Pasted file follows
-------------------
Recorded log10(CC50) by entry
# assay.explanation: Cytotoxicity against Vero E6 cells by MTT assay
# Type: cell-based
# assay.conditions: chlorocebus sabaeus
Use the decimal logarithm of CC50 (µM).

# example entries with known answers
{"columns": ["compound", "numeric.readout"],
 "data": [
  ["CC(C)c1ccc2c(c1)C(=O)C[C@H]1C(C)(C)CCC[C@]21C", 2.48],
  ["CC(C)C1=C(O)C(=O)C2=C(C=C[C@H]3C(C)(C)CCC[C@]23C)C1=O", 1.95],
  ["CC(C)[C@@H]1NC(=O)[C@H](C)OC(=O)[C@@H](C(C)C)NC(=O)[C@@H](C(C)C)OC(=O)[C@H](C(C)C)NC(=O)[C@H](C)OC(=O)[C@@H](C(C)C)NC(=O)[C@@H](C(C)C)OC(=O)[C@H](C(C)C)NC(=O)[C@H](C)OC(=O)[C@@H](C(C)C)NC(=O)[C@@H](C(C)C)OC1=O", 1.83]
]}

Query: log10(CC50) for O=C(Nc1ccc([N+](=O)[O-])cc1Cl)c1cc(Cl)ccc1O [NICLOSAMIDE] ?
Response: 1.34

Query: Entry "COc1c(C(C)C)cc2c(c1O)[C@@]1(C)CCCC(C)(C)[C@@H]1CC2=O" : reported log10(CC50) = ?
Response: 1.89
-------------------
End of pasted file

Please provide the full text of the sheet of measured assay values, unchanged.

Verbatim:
Recorded log10(CC50) by entry
# assay.explanation: Cytotoxicity against Vero E6 cells by MTT assay
# Type: cell-based
# assay.conditions: chlorocebus sabaeus
Use the decimal logarithm of CC50 (µM).

# example entries with known answers
{"columns": ["compound", "numeric.readout"],
 "data": [
  ["CC(C)c1ccc2c(c1)C(=O)C[C@H]1C(C)(C)CCC[C@]21C", 2.48],
  ["CC(C)C1=C(O)C(=O)C2=C(C=C[C@H]3C(C)(C)CCC[C@]23C)C1=O", 1.95],
  ["CC(C)[C@@H]1NC(=O)[C@H](C)OC(=O)[C@@H](C(C)C)NC(=O)[C@@H](C(C)C)OC(=O)[C@H](C(C)C)NC(=O)[C@H](C)OC(=O)[C@@H](C(C)C)NC(=O)[C@@H](C(C)C)OC(=O)[C@H](C(C)C)NC(=O)[C@H](C)OC(=O)[C@@H](C(C)C)NC(=O)[C@@H](C(C)C)OC1=O", 1.83]
]}

Query: log10(CC50) for O=C(Nc1ccc([N+](=O)[O-])cc1Cl)c1cc(Cl)ccc1O [NICLOSAMIDE] ?
Response: 1.34

Query: Entry "COc1c(C(C)C)cc2c(c1O)[C@@]1(C)CCCC(C)(C)[C@@H]1CC2=O" : reported log10(CC50) = ?
Response: 1.89